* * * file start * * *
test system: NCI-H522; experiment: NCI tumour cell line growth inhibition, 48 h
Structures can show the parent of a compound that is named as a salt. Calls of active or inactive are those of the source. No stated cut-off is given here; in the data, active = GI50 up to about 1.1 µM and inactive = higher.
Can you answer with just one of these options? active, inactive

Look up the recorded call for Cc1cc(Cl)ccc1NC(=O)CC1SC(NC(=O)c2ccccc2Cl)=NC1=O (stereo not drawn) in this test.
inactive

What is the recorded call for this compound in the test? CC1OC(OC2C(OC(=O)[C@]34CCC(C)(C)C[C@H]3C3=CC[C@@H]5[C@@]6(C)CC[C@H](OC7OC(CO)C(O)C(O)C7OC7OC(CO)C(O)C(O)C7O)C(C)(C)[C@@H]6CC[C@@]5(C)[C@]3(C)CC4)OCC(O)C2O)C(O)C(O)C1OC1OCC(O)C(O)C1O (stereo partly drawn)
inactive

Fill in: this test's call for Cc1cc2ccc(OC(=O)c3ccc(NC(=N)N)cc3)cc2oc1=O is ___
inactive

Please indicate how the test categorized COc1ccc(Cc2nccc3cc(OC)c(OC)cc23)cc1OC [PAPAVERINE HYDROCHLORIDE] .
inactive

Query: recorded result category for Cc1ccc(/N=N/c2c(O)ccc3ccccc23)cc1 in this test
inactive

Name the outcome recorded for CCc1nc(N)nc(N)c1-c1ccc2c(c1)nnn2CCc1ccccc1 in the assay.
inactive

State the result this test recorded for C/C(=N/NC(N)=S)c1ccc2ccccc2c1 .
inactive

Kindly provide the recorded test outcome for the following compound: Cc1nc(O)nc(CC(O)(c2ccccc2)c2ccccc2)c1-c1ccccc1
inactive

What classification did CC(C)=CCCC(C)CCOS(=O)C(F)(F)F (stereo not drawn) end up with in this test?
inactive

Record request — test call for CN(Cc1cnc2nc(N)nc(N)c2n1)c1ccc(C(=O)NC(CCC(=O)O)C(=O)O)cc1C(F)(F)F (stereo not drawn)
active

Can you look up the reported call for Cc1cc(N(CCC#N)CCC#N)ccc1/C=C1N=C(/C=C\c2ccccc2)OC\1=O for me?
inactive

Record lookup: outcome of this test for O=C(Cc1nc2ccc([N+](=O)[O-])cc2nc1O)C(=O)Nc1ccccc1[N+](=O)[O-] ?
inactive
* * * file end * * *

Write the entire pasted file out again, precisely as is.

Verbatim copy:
test system: NCI-H522; experiment: NCI tumour cell line growth inhibition, 48 h
Structures can show the parent of a compound that is named as a salt. Calls of active or inactive are those of the source. No stated cut-off is given here; in the data, active = GI50 up to about 1.1 µM and inactive = higher.
Can you answer with just one of these options? active, inactive

Look up the recorded call for Cc1cc(Cl)ccc1NC(=O)CC1SC(NC(=O)c2ccccc2Cl)=NC1=O (stereo not drawn) in this test.
inactive

What is the recorded call for this compound in the test? CC1OC(OC2C(OC(=O)[C@]34CCC(C)(C)C[C@H]3C3=CC[C@@H]5[C@@]6(C)CC[C@H](OC7OC(CO)C(O)C(O)C7OC7OC(CO)C(O)C(O)C7O)C(C)(C)[C@@H]6CC[C@@]5(C)[C@]3(C)CC4)OCC(O)C2O)C(O)C(O)C1OC1OCC(O)C(O)C1O (stereo partly drawn)
inactive

Fill in: this test's call for Cc1cc2ccc(OC(=O)c3ccc(NC(=N)N)cc3)cc2oc1=O is ___
inactive

Please indicate how the test categorized COc1ccc(Cc2nccc3cc(OC)c(OC)cc23)cc1OC [PAPAVERINE HYDROCHLORIDE] .
inactive

Query: recorded result category for Cc1ccc(/N=N/c2c(O)ccc3ccccc23)cc1 in this test
inactive

Name the outcome recorded for CCc1nc(N)nc(N)c1-c1ccc2c(c1)nnn2CCc1ccccc1 in the assay.
inactive

State the result this test recorded for C/C(=N/NC(N)=S)c1ccc2ccccc2c1 .
inactive

Kindly provide the recorded test outcome for the following compound: Cc1nc(O)nc(CC(O)(c2ccccc2)c2ccccc2)c1-c1ccccc1
inactive

What classification did CC(C)=CCCC(C)CCOS(=O)C(F)(F)F (stereo not drawn) end up with in this test?
inactive

Record request — test call for CN(Cc1cnc2nc(N)nc(N)c2n1)c1ccc(C(=O)NC(CCC(=O)O)C(=O)O)cc1C(F)(F)F (stereo not drawn)
active

Can you look up the reported call for Cc1cc(N(CCC#N)CCC#N)ccc1/C=C1N=C(/C=C\c2ccccc2)OC\1=O for me?
inactive

Record lookup: outcome of this test for O=C(Cc1nc2ccc([N+](=O)[O-])cc2nc1O)C(=O)Nc1ccccc1[N+](=O)[O-] ?
inactive